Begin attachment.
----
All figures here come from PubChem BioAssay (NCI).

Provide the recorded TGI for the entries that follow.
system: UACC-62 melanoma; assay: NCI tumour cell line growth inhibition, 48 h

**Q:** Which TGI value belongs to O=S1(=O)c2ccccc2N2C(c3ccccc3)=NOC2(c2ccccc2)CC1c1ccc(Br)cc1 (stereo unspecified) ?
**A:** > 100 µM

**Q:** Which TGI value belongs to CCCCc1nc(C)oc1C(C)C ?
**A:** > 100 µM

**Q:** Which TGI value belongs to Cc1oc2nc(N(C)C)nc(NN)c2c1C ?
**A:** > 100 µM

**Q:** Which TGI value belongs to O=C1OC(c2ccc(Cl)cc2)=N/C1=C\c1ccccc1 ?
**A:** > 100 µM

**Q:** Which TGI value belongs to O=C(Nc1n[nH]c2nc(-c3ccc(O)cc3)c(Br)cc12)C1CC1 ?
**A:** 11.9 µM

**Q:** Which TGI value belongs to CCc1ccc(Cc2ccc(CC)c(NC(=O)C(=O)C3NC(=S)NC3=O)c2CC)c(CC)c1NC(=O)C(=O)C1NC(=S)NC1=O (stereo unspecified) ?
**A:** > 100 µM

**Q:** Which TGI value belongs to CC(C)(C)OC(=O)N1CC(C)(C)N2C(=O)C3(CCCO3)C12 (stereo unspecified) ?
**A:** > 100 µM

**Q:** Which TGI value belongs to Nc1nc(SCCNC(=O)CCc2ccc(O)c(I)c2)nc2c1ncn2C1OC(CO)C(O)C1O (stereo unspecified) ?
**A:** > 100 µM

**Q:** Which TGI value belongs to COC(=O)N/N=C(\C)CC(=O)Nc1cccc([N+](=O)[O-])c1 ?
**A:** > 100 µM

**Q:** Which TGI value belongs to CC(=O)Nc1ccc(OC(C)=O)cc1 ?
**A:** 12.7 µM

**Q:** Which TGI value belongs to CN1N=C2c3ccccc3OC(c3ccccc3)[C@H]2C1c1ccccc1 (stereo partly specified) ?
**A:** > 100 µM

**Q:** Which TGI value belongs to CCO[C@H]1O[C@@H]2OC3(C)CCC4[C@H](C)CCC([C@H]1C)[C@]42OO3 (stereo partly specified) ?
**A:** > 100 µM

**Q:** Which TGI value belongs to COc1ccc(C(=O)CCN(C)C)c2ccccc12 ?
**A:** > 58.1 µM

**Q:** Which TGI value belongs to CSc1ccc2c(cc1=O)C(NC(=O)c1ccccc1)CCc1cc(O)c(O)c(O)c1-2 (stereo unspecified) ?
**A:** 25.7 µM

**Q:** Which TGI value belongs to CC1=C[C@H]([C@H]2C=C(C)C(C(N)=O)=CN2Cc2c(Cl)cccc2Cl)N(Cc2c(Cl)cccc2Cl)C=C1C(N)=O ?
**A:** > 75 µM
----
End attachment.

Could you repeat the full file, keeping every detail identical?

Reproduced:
All figures here come from PubChem BioAssay (NCI).

Provide the recorded TGI for the entries that follow.
system: UACC-62 melanoma; assay: NCI tumour cell line growth inhibition, 48 h

**Q:** Which TGI value belongs to O=S1(=O)c2ccccc2N2C(c3ccccc3)=NOC2(c2ccccc2)CC1c1ccc(Br)cc1 (stereo unspecified) ?
**A:** > 100 µM

**Q:** Which TGI value belongs to CCCCc1nc(C)oc1C(C)C ?
**A:** > 100 µM

**Q:** Which TGI value belongs to Cc1oc2nc(N(C)C)nc(NN)c2c1C ?
**A:** > 100 µM

**Q:** Which TGI value belongs to O=C1OC(c2ccc(Cl)cc2)=N/C1=C\c1ccccc1 ?
**A:** > 100 µM

**Q:** Which TGI value belongs to O=C(Nc1n[nH]c2nc(-c3ccc(O)cc3)c(Br)cc12)C1CC1 ?
**A:** 11.9 µM

**Q:** Which TGI value belongs to CCc1ccc(Cc2ccc(CC)c(NC(=O)C(=O)C3NC(=S)NC3=O)c2CC)c(CC)c1NC(=O)C(=O)C1NC(=S)NC1=O (stereo unspecified) ?
**A:** > 100 µM

**Q:** Which TGI value belongs to CC(C)(C)OC(=O)N1CC(C)(C)N2C(=O)C3(CCCO3)C12 (stereo unspecified) ?
**A:** > 100 µM

**Q:** Which TGI value belongs to Nc1nc(SCCNC(=O)CCc2ccc(O)c(I)c2)nc2c1ncn2C1OC(CO)C(O)C1O (stereo unspecified) ?
**A:** > 100 µM

**Q:** Which TGI value belongs to COC(=O)N/N=C(\C)CC(=O)Nc1cccc([N+](=O)[O-])c1 ?
**A:** > 100 µM

**Q:** Which TGI value belongs to CC(=O)Nc1ccc(OC(C)=O)cc1 ?
**A:** 12.7 µM

**Q:** Which TGI value belongs to CN1N=C2c3ccccc3OC(c3ccccc3)[C@H]2C1c1ccccc1 (stereo partly specified) ?
**A:** > 100 µM

**Q:** Which TGI value belongs to CCO[C@H]1O[C@@H]2OC3(C)CCC4[C@H](C)CCC([C@H]1C)[C@]42OO3 (stereo partly specified) ?
**A:** > 100 µM

**Q:** Which TGI value belongs to COc1ccc(C(=O)CCN(C)C)c2ccccc12 ?
**A:** > 58.1 µM

**Q:** Which TGI value belongs to CSc1ccc2c(cc1=O)C(NC(=O)c1ccccc1)CCc1cc(O)c(O)c(O)c1-2 (stereo unspecified) ?
**A:** 25.7 µM

**Q:** Which TGI value belongs to CC1=C[C@H]([C@H]2C=C(C)C(C(N)=O)=CN2Cc2c(Cl)cccc2Cl)N(Cc2c(Cl)cccc2Cl)C=C1C(N)=O ?
**A:** > 75 µM